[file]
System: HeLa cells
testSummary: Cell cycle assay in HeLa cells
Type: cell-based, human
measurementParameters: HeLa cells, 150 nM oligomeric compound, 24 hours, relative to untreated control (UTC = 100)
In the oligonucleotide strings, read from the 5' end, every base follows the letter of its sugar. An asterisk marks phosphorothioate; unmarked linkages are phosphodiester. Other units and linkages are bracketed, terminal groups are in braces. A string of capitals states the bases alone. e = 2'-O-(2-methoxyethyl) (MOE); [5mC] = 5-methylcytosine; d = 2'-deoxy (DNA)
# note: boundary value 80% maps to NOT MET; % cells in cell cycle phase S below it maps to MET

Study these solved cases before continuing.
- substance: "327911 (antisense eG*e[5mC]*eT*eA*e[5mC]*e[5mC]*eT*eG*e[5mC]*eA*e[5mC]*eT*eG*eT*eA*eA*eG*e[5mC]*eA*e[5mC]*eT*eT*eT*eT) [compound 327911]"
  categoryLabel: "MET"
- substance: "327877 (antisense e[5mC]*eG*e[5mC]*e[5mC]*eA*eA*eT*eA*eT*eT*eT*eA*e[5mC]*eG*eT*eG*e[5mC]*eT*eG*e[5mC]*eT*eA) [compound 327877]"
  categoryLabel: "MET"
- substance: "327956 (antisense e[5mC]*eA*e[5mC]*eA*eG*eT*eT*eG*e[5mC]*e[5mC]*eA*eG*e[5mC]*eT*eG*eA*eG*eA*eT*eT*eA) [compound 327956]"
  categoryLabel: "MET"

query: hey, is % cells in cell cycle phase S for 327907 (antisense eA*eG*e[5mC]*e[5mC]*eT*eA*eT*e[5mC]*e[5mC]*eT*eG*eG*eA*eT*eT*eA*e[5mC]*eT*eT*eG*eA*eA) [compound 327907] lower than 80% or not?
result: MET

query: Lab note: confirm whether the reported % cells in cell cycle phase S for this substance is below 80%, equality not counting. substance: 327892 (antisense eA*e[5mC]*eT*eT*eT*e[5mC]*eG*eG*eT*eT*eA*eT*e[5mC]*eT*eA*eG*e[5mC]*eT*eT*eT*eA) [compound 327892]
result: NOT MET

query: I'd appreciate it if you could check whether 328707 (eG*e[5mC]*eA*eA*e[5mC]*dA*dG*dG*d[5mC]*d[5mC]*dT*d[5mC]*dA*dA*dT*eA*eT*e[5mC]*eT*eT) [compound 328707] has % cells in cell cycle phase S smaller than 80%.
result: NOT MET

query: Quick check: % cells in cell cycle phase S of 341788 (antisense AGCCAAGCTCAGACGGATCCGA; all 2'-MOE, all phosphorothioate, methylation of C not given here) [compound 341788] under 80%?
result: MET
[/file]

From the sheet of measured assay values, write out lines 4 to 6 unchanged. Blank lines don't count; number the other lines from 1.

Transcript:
measurementParameters: HeLa cells, 150 nM oligomeric compound, 24 hours, relative to untreated control (UTC = 100)
In the oligonucleotide strings, read from the 5' end, every base follows the letter of its sugar. An asterisk marks phosphorothioate; unmarked linkages are phosphodiester. Other units and linkages are bracketed, terminal groups are in braces. A string of capitals states the bases alone. e = 2'-O-(2-methoxyethyl) (MOE); [5mC] = 5-methylcytosine; d = 2'-deoxy (DNA)
# note: boundary value 80% maps to NOT MET; % cells in cell cycle phase S below it maps to MET